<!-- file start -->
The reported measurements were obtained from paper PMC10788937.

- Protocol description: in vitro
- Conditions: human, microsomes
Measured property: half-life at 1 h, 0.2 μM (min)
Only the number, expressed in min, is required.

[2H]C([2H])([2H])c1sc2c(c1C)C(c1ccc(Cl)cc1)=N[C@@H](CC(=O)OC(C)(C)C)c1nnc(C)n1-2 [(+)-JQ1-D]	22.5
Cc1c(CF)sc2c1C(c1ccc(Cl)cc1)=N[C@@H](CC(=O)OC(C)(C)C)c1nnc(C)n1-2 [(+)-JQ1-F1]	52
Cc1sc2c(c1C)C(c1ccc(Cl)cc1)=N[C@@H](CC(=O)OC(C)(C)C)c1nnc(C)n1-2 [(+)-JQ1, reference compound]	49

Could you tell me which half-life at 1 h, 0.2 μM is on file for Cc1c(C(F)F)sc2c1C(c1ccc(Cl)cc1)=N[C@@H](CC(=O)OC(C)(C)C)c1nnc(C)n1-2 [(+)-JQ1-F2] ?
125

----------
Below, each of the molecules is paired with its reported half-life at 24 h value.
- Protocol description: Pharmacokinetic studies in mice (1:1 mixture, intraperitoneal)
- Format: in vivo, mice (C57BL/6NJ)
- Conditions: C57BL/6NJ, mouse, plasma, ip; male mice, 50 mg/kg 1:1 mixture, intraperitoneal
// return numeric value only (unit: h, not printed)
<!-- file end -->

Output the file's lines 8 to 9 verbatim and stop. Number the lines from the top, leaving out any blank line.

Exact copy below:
Cc1sc2c(c1C)C(c1ccc(Cl)cc1)=N[C@@H](CC(=O)OC(C)(C)C)c1nnc(C)n1-2 [(+)-JQ1, reference compound]	49

Could you tell me which half-life at 1 h, 0.2 μM is on file for Cc1c(C(F)F)sc2c1C(c1ccc(Cl)cc1)=N[C@@H](CC(=O)OC(C)(C)C)c1nnc(C)n1-2 [(+)-JQ1-F2] ?